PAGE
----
>Maybe they went after PC because they already foresaw Mac was becoming
    >a niche machine,


    Niche machine. Sure but it has survived and prospered in that niche.

    > and there was not enough money in the "Mac pie" to
    >live on?
    >


    There was, but short-sighted management with greedy eyes and no
    knowledge of the underlying technology grabbed for more, like the
    monkey with his hand stuck in the cookie-jar. Remember,
    C-A was headed up by a failed executive from IBM.

    >How about AtariST, why did it fail? It went after the Mac pie with its
    >MIDI sequencer and desktop publishing software, yet it died off even
    >faster than Amiga?
    >

    No hardware or software advantage over the Mac. The Amiga had
    the custom A/V hardware and the genuine multi-tasking OS.

    >>Did you know that NewTek's Video Toaster was the
    >>highest selling desktop video editor/effects-unit of the 1990's? It
    >>sold somewhere around 60,000 units at ~ $1500 a pop.
    >>Target computer-- Commodore-Amiga.

    >
    >Did it make Amiga a successful and viable desktop PC? No. It had a few
    >years as low-cost video animation machine, that's all.
    >
    >>>a new PS3-Amiga would have even less chance against the mammoth that
    >>>Intel-Windows has become.

    >>
    >>Nope - not in multimedia. M$$ has been revising its multimedia
    >>(er) "strategy" every few weeks.... And Intel's architectures are
    >>optimized for massive data-handling, not multimedia.

    >
    >This discussion already took place with Nintendo64 and PS2. Yeah,
    >their architecture is so much better suited for "multimedia" than the
    >archaic PC with its ancient 8-bit ISA slots and CGA graphics cards...
    >yet it didn't take long for this "archaic" PC architecture to stomp
    >them completely.
    >
    >I bet this same discussion will take place also with PS4, and PS5...
    >("But this time it will be different!")
    >


    Time will tell...... Sony will not give up as easily as you...
    they will endeavor to maximize their return on the PS3 silicon
    investment and that endeavor will not stop with the PS3. The PS3
    hardware will be a loss-leader for at least the first year. Sony is
    betting on making PS3 pay its way with $$ return on the software,
    not the hardware.

    If I were Sony, I sure would be looking elsewhere for opportunity for
    positive returns on the hardware technology, as was strongly hinted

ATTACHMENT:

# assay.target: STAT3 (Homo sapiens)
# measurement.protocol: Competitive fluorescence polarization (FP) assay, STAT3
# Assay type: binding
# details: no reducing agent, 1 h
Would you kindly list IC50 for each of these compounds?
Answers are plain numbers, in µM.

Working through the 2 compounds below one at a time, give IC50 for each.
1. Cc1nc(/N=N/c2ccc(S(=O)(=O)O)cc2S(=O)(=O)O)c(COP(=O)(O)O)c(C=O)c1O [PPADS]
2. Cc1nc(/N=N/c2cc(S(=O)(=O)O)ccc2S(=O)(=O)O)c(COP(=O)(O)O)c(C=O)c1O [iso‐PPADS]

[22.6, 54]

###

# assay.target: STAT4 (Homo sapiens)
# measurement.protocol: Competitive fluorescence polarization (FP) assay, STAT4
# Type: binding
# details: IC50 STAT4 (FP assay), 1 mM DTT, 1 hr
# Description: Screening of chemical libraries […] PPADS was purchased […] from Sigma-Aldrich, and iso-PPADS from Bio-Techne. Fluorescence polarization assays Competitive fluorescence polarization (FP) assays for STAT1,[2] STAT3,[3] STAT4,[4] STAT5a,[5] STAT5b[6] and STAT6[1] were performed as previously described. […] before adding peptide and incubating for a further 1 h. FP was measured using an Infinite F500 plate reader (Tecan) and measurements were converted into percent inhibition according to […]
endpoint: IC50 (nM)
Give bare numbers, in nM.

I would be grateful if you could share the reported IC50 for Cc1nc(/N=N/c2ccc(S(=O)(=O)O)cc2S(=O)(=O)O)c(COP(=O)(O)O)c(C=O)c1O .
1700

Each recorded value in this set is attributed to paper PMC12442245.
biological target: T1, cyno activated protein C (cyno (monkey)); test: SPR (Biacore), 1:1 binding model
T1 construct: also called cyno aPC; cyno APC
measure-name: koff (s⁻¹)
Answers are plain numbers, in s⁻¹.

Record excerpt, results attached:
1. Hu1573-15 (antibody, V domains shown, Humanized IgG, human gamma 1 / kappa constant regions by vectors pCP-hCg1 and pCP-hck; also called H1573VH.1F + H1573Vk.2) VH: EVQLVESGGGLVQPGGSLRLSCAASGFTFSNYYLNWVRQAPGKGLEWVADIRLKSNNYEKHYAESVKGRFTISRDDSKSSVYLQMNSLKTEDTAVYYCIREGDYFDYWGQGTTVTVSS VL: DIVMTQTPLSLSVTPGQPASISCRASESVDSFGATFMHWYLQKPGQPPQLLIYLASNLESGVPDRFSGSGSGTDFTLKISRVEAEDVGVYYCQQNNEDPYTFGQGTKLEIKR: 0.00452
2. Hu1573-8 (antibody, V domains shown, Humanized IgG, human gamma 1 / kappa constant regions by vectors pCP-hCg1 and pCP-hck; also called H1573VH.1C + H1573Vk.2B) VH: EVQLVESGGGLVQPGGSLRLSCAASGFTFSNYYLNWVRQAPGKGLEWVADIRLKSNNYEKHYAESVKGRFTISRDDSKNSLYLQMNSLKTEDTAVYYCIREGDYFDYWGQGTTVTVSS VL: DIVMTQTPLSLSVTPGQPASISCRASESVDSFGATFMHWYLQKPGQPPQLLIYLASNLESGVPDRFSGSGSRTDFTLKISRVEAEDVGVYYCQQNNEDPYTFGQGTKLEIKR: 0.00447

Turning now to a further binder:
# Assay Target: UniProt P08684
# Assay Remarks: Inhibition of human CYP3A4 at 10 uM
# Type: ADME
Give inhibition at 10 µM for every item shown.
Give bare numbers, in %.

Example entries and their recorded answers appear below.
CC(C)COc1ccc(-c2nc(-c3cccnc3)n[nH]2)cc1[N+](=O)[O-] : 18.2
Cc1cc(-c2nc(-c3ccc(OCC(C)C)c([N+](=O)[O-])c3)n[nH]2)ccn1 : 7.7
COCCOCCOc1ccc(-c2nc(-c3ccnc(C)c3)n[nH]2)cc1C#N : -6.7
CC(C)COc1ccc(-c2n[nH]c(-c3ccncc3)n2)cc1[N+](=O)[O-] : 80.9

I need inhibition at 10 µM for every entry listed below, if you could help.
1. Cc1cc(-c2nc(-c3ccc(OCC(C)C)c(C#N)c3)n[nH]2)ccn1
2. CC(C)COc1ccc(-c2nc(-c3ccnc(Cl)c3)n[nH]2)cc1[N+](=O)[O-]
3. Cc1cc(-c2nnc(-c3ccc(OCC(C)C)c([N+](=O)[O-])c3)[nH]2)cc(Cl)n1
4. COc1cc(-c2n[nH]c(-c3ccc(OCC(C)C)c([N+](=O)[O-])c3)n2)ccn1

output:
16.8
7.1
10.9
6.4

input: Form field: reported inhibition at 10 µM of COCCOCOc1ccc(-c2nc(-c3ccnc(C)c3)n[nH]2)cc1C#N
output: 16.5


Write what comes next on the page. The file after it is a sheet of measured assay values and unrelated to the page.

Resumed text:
in that news article. Remember that the PS3 hardware when available
    will be a more powerful processor of multimedia applications than
    a dual-core desktop PC. It does need storage peripherals, I/O
    interfaces and extra memory, to support these apps., plus some
    future-expansion space. Trivially easy for nVidia to provide the
    required silicon to support these functions.

    John Lewis
     
    John Lewis, Jun 14, 2005
    #9
  10. John Lewis

    Arthur Hagen Guest

    jussi <> wrote:
    >
    > I don't know where you get the wrong idea that a full-fledged desktop
    > PS3-PC would cost mere $600, when similar desktop PCs with much more
    > competition and much higher volumes cost more than that. Sony would
    > still need to get profit from their PS3-PC sales.


    Name me a single desktop PC model with "much higher volumes", please.

    5000 OEMs each buying 5000 units of something can't push the prices down
    as far as a single OEM buying 25 million units. The Sony PS3 business
    is lucrative even if the HW manufacturer only makes a tiny tiny amount
    per unit, and similar for Sony itself -- they can work with smaller
    margins due to the sheer number of sales.

    Compare that to a PC manufacturer who may hope for a sale of 5000 units,
    but has no guarantees. He might have to stop production after a
    thousand machines, while there's still a couple of thousand machines in
    the pipeline, and sell the rest cheap. This potential loss has to be
    factored in in the original price. With Sony, there's little chance of
    premature market saturation happening, but even if it does, the number